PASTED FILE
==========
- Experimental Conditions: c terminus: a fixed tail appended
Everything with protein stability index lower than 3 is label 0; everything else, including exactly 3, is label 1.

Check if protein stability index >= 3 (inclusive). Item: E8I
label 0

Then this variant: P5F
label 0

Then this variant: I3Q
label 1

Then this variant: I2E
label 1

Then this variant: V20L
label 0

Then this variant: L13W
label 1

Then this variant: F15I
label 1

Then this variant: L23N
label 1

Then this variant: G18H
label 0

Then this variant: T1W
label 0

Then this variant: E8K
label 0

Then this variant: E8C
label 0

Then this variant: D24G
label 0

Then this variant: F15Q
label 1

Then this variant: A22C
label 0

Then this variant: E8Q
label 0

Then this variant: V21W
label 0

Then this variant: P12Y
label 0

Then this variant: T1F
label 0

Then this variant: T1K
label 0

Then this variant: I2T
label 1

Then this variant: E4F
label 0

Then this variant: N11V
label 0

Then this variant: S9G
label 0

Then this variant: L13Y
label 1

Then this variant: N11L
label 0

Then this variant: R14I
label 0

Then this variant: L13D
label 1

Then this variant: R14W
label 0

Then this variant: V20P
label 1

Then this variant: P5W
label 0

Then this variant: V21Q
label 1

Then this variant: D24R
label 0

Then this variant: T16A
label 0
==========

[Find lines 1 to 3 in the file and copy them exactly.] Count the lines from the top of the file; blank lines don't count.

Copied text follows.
- Experimental Conditions: c terminus: a fixed tail appended
Everything with protein stability index lower than 3 is label 0; everything else, including exactly 3, is label 1.

Check if protein stability index >= 3 (inclusive). Item: E8I